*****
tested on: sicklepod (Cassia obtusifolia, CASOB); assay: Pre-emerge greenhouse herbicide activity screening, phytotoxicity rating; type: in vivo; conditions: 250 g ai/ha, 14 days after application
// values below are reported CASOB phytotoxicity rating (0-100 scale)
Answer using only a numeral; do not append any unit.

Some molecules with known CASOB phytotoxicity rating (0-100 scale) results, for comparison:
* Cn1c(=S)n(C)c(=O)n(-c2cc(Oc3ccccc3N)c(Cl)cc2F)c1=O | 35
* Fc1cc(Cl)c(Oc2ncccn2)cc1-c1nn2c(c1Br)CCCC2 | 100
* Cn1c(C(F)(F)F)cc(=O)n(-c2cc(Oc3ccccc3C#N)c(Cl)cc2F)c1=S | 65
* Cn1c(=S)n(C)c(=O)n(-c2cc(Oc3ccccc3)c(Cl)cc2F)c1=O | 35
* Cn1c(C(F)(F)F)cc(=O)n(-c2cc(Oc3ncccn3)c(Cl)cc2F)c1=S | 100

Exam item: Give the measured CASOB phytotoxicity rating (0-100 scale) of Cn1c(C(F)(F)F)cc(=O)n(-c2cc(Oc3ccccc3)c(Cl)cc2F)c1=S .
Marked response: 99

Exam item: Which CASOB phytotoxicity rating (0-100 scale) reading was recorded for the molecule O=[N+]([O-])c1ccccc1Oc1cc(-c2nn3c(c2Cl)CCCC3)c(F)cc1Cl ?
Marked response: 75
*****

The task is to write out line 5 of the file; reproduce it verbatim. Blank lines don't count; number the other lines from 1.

* Cn1c(=S)n(C)c(=O)n(-c2cc(Oc3ccccc3N)c(Cl)cc2F)c1=O | 35